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Climate and Environment

Urszula Papajak
Freelance Journalist

Passionate about solutions that empower citizens in their fight for energy democracy. She will be curating an online discussion about the current energy transition, covering news on smart grid developments, new regulatory solutions supportive of citizen-owned renewable energy and much more.

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piqer: Urszula Papajak
Monday, 18 September 2017

Buying Energy Is Five Times More Expensive Than Saving It

Every time I hear that energy efficiency investment is too expensive or that it is not an economic choice, I wonder if I’ll ever fully understand the rules of today's energy market.

Not to oversimplify things, but here are the numbers: the cost of energy efficiency improvements delivered through public policies are typically around 2 cents (€) per kWh which is well below the cost of supplied energy.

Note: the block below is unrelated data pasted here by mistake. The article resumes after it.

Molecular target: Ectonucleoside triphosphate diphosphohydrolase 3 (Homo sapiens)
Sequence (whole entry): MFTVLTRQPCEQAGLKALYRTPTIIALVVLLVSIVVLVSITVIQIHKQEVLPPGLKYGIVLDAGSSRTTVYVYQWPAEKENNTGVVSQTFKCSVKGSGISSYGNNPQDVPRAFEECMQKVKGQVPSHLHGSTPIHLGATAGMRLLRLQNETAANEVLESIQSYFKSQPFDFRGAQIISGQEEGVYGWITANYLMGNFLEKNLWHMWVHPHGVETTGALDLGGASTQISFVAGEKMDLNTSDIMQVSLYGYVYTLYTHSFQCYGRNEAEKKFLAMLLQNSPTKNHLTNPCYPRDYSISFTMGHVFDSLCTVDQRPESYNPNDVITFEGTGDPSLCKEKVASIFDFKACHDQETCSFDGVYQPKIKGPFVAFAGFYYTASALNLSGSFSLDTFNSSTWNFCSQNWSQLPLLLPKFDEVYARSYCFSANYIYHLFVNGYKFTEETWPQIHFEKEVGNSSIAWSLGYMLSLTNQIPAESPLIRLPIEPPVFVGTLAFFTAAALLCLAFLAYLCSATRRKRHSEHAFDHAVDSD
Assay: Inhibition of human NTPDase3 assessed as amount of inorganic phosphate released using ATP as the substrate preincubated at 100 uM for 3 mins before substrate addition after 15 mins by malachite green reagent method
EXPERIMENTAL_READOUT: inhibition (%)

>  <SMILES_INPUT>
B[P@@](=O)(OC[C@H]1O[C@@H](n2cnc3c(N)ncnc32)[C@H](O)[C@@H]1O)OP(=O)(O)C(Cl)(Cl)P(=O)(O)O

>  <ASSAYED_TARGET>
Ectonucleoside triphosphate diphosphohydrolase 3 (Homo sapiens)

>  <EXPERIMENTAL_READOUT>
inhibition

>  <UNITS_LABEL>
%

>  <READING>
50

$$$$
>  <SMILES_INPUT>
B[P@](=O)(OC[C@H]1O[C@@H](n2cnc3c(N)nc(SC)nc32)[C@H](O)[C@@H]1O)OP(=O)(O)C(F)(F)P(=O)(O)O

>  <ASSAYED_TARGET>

The data (cited in this and many other articles) clearly shows that it is much cheaper to save one unit of energy than it is to supply one unit of energy.

How do we then end up with a policy framework that doesn't take advantage of those numbers? How do we land with regulations that validate the argument that the cheaper solution is actually more expensive?

“Now is the time to get serious about energy efficiency and put in place an ambitious EU policy framework that helps us achieve the Paris Agreement, reduce bills and energy poverty, and stimulate the economy” states this article. Worth a read I would say.

Buying Energy Is Five Times More Expensive Than Saving It
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